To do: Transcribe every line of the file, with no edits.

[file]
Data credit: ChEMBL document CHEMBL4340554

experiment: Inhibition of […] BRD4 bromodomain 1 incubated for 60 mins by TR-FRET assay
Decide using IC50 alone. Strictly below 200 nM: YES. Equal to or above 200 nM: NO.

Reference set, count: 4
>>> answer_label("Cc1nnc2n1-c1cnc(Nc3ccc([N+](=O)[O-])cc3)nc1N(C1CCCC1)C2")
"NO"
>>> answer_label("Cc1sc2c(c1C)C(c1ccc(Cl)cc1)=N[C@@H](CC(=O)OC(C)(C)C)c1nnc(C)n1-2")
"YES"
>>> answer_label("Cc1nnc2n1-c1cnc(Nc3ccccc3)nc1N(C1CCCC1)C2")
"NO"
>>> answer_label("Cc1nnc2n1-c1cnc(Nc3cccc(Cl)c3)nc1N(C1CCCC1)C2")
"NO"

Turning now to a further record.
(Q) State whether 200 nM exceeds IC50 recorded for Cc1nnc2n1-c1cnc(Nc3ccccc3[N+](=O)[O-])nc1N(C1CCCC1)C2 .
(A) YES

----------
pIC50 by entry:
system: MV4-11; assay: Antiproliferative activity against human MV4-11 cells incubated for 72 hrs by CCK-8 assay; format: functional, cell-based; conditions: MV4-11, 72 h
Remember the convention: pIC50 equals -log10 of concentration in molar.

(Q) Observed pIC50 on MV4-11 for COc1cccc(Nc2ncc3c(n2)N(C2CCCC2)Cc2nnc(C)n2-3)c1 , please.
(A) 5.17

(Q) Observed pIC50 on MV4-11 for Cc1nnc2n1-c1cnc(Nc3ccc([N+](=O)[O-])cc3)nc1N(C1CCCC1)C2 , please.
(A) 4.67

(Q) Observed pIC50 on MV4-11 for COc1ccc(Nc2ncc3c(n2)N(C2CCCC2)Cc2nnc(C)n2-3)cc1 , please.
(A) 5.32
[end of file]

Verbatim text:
Data credit: ChEMBL document CHEMBL4340554

experiment: Inhibition of […] BRD4 bromodomain 1 incubated for 60 mins by TR-FRET assay
Decide using IC50 alone. Strictly below 200 nM: YES. Equal to or above 200 nM: NO.

Reference set, count: 4
>>> answer_label("Cc1nnc2n1-c1cnc(Nc3ccc([N+](=O)[O-])cc3)nc1N(C1CCCC1)C2")
"NO"
>>> answer_label("Cc1sc2c(c1C)C(c1ccc(Cl)cc1)=N[C@@H](CC(=O)OC(C)(C)C)c1nnc(C)n1-2")
"YES"
>>> answer_label("Cc1nnc2n1-c1cnc(Nc3ccccc3)nc1N(C1CCCC1)C2")
"NO"
>>> answer_label("Cc1nnc2n1-c1cnc(Nc3cccc(Cl)c3)nc1N(C1CCCC1)C2")
"NO"

Turning now to a further record.
(Q) State whether 200 nM exceeds IC50 recorded for Cc1nnc2n1-c1cnc(Nc3ccccc3[N+](=O)[O-])nc1N(C1CCCC1)C2 .
(A) YES

----------
pIC50 by entry:
system: MV4-11; assay: Antiproliferative activity against human MV4-11 cells incubated for 72 hrs by CCK-8 assay; format: functional, cell-based; conditions: MV4-11, 72 h
Remember the convention: pIC50 equals -log10 of concentration in molar.

(Q) Observed pIC50 on MV4-11 for COc1cccc(Nc2ncc3c(n2)N(C2CCCC2)Cc2nnc(C)n2-3)c1 , please.
(A) 5.17

(Q) Observed pIC50 on MV4-11 for Cc1nnc2n1-c1cnc(Nc3ccc([N+](=O)[O-])cc3)nc1N(C1CCCC1)C2 , please.
(A) 4.67

(Q) Observed pIC50 on MV4-11 for COc1ccc(Nc2ncc3c(n2)N(C2CCCC2)Cc2nnc(C)n2-3)cc1 , please.
(A) 5.32